Microbial Desalination Cells (MDCs), modified microbial fuel cells with a chamber for water desalination made of ion exchange membranes, are a promising new technology in environmentally sustainable water treatment. Electrogenic bacteria in the anode produce current that is transferred to the cathode where reduction occurs, then the electrons flow back across the system, ionizing saline water in a central chamber. The salt ions are attracted to the anode and cathode through the ion exchange membranes, leaving desalinated water in the center. Waste water used as fuel for the system also allows for simultaneous, but separate, waste water treatment. These systems produce no toxic byproducts, require almost no outside energy, and can sustain use for long periods of time. However, current construction methods are costly and investigation into performance in real-world applications is needed. A tubular MDC system that allows for continuous water treatment of both salt-water and waste water was constructed using low-cost materials. The treatment goal was a 50-60% reduction in salinity with both aerobic and anaerobic waste water treatment. Additionally, applied external voltage was analyzed as a method to increase desalination efficiency. Changes in pH, conductivity, Total Dissolved Solids, and peak voltage were used to determine system effectiveness. The system met design and treatment objectives, with up to 59.3% desalination without applied voltage and up to 85.4% desalination with applied voltage, and cost approximately $450 to construct. These results support the use of MDCs outside of laboratory settings, and potentially as a way to pre-treat water used in other water treatment processes to reduce energy expenditures, and to bioremediate waste water.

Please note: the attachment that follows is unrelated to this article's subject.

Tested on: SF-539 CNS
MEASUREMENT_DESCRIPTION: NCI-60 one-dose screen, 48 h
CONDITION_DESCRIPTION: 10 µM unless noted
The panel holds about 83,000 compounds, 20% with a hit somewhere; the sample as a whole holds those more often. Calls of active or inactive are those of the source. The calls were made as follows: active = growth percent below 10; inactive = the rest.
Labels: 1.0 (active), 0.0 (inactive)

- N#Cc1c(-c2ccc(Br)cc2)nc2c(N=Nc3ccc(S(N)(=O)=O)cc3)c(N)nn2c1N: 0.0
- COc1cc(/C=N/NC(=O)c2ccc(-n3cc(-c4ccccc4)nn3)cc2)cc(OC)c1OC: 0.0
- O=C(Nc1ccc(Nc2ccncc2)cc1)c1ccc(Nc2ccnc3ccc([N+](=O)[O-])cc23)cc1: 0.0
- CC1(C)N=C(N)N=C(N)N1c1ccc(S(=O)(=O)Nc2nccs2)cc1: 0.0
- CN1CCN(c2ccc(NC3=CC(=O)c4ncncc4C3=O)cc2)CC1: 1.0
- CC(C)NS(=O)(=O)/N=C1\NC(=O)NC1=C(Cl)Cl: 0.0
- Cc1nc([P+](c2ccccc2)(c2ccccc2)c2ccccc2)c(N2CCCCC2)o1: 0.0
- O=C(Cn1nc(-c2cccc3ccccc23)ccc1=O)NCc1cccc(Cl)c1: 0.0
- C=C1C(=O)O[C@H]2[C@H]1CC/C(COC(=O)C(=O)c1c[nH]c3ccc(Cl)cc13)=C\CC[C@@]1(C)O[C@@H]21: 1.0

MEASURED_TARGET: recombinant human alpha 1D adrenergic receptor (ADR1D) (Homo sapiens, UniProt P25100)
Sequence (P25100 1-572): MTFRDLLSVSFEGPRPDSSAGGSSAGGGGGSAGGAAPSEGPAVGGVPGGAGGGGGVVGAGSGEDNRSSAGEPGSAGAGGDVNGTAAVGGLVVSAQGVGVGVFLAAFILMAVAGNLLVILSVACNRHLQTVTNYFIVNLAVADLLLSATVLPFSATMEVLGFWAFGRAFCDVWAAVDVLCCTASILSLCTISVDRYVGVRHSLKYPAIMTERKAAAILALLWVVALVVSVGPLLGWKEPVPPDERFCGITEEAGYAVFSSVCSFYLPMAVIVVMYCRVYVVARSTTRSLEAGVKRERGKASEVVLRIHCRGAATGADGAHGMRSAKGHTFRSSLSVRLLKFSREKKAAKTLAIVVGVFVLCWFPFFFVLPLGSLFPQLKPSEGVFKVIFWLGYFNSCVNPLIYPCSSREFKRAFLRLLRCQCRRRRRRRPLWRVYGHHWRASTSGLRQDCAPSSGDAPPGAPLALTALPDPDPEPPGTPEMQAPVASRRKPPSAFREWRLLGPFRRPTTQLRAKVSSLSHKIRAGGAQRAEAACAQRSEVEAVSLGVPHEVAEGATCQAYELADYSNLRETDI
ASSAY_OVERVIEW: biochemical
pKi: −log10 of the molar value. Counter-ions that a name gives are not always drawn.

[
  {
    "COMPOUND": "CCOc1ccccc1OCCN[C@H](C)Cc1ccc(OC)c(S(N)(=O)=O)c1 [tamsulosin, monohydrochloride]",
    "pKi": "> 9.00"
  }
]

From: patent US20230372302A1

Third Award of $1,000